Andrew Judson seems to have been very much a self-made man. He was born in Ashford, Connecticut to a poor clergyman, and had very little formal education. Since he was unable to afford college, he studied law at an attorney's office, and was admitted to the bar in 1806. After practicing law for a few years in Vermont and then Connecticut, Judson began what would be a fairly long political career when he was elected to the General Assembly. In 1816 he switched his political allegiance to the Democratic Party.
From 1819 to 1834, Judson was active in state politics, holding the post of State Attorney for Windham County, and serving in both the state House of Representatives and Senate. In 1835 Judson was elected to the U.S. House of Representatives. Also in that year he undertook a controversial prosecution of Prudence Crandall for operating a school for black and white girls. Although the case ended in a mistrial, the school was burned by a mob and never reopened. In 1836, Judson resigned his seat in the house to fill a vacant judgeship in the Sixth District of Connecticut. Judson continued to serve as a judge until his death in 1853.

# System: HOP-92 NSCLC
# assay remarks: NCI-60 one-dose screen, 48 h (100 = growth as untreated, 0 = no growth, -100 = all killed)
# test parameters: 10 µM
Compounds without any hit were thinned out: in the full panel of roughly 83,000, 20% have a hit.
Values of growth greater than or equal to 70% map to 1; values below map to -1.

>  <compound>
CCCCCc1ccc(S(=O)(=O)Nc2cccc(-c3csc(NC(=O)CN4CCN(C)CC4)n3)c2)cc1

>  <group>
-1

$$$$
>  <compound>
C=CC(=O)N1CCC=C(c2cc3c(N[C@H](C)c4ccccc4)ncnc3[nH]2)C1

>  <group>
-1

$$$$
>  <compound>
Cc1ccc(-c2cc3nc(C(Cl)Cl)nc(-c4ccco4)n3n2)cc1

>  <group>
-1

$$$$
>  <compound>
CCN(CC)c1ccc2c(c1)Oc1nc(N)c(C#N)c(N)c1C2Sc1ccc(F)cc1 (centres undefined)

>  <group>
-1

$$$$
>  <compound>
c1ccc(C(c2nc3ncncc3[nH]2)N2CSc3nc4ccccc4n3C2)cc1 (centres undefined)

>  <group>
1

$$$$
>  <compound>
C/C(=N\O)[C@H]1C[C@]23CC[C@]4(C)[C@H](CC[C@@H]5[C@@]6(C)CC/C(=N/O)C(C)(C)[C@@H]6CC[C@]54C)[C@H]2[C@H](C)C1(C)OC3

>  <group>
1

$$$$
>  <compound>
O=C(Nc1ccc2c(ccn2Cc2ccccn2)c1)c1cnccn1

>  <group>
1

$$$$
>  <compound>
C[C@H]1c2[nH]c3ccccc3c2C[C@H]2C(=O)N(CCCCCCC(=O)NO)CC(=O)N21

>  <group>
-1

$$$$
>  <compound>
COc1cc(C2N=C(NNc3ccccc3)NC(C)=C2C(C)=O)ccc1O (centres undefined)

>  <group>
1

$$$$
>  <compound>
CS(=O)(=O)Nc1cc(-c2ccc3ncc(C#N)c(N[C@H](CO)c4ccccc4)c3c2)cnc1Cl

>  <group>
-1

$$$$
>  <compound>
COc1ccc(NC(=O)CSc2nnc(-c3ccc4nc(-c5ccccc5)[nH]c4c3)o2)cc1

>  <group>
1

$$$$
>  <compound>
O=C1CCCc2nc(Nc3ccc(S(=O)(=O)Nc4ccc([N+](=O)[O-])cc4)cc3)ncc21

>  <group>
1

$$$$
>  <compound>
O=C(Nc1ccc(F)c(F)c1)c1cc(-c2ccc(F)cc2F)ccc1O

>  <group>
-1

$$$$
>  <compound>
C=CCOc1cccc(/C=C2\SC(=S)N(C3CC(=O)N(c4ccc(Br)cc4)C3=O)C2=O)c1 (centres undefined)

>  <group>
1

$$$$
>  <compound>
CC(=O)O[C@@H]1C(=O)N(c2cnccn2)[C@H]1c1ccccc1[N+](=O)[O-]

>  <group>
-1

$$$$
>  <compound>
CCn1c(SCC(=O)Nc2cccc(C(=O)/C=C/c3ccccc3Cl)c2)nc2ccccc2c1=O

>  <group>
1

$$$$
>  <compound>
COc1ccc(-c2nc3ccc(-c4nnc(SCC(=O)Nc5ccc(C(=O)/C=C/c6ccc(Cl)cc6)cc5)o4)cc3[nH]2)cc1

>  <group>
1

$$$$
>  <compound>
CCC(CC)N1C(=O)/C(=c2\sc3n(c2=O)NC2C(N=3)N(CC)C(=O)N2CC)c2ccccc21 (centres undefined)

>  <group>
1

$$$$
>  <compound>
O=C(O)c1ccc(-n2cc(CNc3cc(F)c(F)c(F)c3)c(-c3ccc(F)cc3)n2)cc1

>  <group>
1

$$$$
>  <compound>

In 1840 Judson ruled in the Amistad case that the blacks of the Amistad were not slaves, but rather free Africans, and that the President should arrange for their transport back to Africa.